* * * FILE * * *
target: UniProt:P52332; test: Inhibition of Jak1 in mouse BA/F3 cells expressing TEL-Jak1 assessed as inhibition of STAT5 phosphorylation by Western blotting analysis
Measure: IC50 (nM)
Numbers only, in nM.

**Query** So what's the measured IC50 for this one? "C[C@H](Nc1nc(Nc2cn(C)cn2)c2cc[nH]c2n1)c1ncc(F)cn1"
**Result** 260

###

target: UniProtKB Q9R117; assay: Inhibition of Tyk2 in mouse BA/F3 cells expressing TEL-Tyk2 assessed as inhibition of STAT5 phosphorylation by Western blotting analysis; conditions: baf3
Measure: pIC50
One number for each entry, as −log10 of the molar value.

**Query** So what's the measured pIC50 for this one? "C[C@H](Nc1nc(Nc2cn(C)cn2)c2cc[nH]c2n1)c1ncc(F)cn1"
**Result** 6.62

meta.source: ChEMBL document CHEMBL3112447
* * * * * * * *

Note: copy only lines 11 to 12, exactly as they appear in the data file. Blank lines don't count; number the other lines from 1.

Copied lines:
**Result** 6.62

meta.source: ChEMBL document CHEMBL3112447